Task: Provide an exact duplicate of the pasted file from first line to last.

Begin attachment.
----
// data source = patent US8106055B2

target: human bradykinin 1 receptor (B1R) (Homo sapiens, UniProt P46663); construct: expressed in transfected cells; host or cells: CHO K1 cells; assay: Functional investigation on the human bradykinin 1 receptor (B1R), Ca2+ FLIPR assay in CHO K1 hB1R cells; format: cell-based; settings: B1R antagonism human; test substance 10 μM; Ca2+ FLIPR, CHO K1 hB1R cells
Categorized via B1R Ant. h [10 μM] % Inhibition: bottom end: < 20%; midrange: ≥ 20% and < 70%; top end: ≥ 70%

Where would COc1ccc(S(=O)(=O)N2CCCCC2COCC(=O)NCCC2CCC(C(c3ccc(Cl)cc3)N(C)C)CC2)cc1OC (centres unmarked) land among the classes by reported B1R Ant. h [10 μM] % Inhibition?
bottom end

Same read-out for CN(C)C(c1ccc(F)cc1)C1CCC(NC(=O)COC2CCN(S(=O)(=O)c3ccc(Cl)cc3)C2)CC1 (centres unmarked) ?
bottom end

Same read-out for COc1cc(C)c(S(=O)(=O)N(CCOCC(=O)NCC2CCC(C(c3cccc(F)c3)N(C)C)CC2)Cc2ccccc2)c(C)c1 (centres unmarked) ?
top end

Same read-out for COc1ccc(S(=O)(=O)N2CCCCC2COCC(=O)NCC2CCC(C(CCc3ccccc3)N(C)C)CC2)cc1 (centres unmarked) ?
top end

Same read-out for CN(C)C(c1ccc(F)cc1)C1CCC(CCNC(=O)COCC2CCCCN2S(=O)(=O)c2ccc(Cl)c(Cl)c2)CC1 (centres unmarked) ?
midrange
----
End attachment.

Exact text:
// data source = patent US8106055B2

target: human bradykinin 1 receptor (B1R) (Homo sapiens, UniProt P46663); construct: expressed in transfected cells; host or cells: CHO K1 cells; assay: Functional investigation on the human bradykinin 1 receptor (B1R), Ca2+ FLIPR assay in CHO K1 hB1R cells; format: cell-based; settings: B1R antagonism human; test substance 10 μM; Ca2+ FLIPR, CHO K1 hB1R cells
Categorized via B1R Ant. h [10 μM] % Inhibition: bottom end: < 20%; midrange: ≥ 20% and < 70%; top end: ≥ 70%

Where would COc1ccc(S(=O)(=O)N2CCCCC2COCC(=O)NCCC2CCC(C(c3ccc(Cl)cc3)N(C)C)CC2)cc1OC (centres unmarked) land among the classes by reported B1R Ant. h [10 μM] % Inhibition?
bottom end

Same read-out for CN(C)C(c1ccc(F)cc1)C1CCC(NC(=O)COC2CCN(S(=O)(=O)c3ccc(Cl)cc3)C2)CC1 (centres unmarked) ?
bottom end

Same read-out for COc1cc(C)c(S(=O)(=O)N(CCOCC(=O)NCC2CCC(C(c3cccc(F)c3)N(C)C)CC2)Cc2ccccc2)c(C)c1 (centres unmarked) ?
top end

Same read-out for COc1ccc(S(=O)(=O)N2CCCCC2COCC(=O)NCC2CCC(C(CCc3ccccc3)N(C)C)CC2)cc1 (centres unmarked) ?
top end

Same read-out for CN(C)C(c1ccc(F)cc1)C1CCC(CCNC(=O)COCC2CCCCN2S(=O)(=O)c2ccc(Cl)c(Cl)c2)CC1 (centres unmarked) ?
midrange